Vitis labrusca

Plant for fresh eating and raisins, for merry-making, and a little bewitching wine for the stomach’s sake!

Hardy from Zones 5-9. 5-6 feet tall, 8-10 foot spread.  

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“Go, eat your food with gladness, and drink your wine with a joyful heart . . .”

-Ecclesiastes 9:7

“The wine urges me on, the bewitching wine, which sets even a wise man to singing and to laughing gently and rouses him up to dance and brings forth words which were better unspoken.” -Homer’s Odyssey

Folks figured out how to make wine by watching Grape vines! These clever plants naturally make wine with the help of airborne yeast that lands on fruit skins. Chinese farmers started fermenting grapes almost 9,000 years ago, and clear evidence of widespread viticulture starts about a thousand years later in Georgia. The oldest known winery was in Armenia dating back 6,000 years ago. The Hittites probably spread Grapes westward 5,000 years ago, the first liquor laws got legislated by Hammurabi nearly 4,000 years ago, Egyptian hieroglyphics depict purple grapes, and the Greeks and Phoenicians spread them throughout the Mediterranean, later extended by the Roman conquest of Europe. Christian monasteries made most of Europe’s wine in the decline of the Roman Empire. Now, Grape is the world’s number one fruit. 72 million tons are grown every year, and 7.2 trillion gallons of wine, along with 800,000 tons of raisins! The average (a more appropriate designation than “American”) eats 8 pounds of fruit each year, and a quarter of those grapes come all the way from Chile. Humans seem to really like Grapes!  

Once upon a time, wine and beer were preferred drinks because clean water was hard to come by, especially so with the rise of urban civilizations. Wine was a much more reliable drink! Dionysus, the Greek god of agriculture, was often pictured with a cluster of grapes and a jug of wine. Ancient Greeks believed drinking wine was essential for proper digestion and often diluted their coarse ferment with water at a 50-50 ratio. They were on to something! Some research suggests that polyphenols in wine reduce the risk of vascular damage and moderate blood pressure. Moderate consumption of alcohol itself might offer some protection for the cardiovascular system. Wine isn’t the only thing Grape is good for! Broadly, the fruit is divided between wine grapes (small with seeds and thick skins, the origin of the wonderful wine smell) and table grapes (big, usually without seeds, and thin skins), which are eaten fresh or turned into jams, juices, jellies, and the seeds are pressed for oil. Dolma is a common (and delicious) Mediterranean and Middle Eastern dish that stuffs Grape leaves with diverse veggies.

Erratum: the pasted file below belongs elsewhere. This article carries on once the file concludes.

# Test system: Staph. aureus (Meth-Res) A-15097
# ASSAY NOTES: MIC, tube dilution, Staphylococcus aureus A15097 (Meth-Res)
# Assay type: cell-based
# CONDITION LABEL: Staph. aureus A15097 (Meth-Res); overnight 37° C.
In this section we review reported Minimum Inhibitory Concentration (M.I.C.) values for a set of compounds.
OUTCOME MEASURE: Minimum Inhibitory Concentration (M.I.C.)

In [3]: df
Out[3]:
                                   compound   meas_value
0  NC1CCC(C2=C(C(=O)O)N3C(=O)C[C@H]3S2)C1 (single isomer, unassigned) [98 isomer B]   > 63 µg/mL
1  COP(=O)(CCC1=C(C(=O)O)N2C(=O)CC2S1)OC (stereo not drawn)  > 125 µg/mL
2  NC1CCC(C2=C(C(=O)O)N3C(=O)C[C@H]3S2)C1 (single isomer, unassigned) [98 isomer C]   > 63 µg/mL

Grape has often been associated with fertility and abundance. It’s mentioned more than any other plant in the Bible, all the way from Noah, who planted a vineyard after the Great Flood, to Jesus, whose first miracle turned water into wine after the wedding party had been drinking for a while! Many Christian traditions use wine for the celebration of Eucharist, as do Jewish feasts such as Pesach (or Passover). Not everybody thinks drinking alcohol is morally acceptable, given plenty of biblical texts with prohibitions and concerns about overdrinking, so grape juice gets transubstantiated for the wine.

The oldest grape vine on this continent is 400 years old. Grapes are also native here and were part of indigenous diets. European colonizers called Turtle Island a “vineland” because of the abundance of Grapes on forest edges and riverbanks. However, they also thought the fruit was unsuitable for wine. Native Grapes do have lower sugar content and a higher acid content, a difficult combination for wine-makers. Settlers also called them “fox grapes” because they thought they smelled like an animal den. Funnily enough, both foxes and native Grapes secrete methyl anthranilate, which produces a musky smell! None of that stopped Ephraim Bull of Concord, Massachusetts, from growing over 20,0000 Vitis labrusca seeds to breed the Concord Grape, the first commercially successful wine cultivar here in North America. Concord isn’t widely grown for wine anymore, but it’s the most common source of grape juice and excellent for jams and candies. Clusters can have anywhere between 15 and 300 deep-purple fruits loaded with Vitamins C and K, protein, carbs, dietary fiber, and lots of minerals. We love eating them fresh and making cordial for a cooling drink. We also use the leaves for canning dilly beans or pickles! The tannin-rich leaves are an excellent replacement of alum to keep the crisp in the canned goods. Concord is pretty cold hardy and disease resistant, though it’s susceptible to Black Leaf (a potassium deficiency). The vine wants well-drained soils, sunny spots, and a long life. The first Concord vine is still growing in Massachusetts.

We propagate our Concord Grapes by cuttings from healthy vigorous vines on friendly farms and our own plants.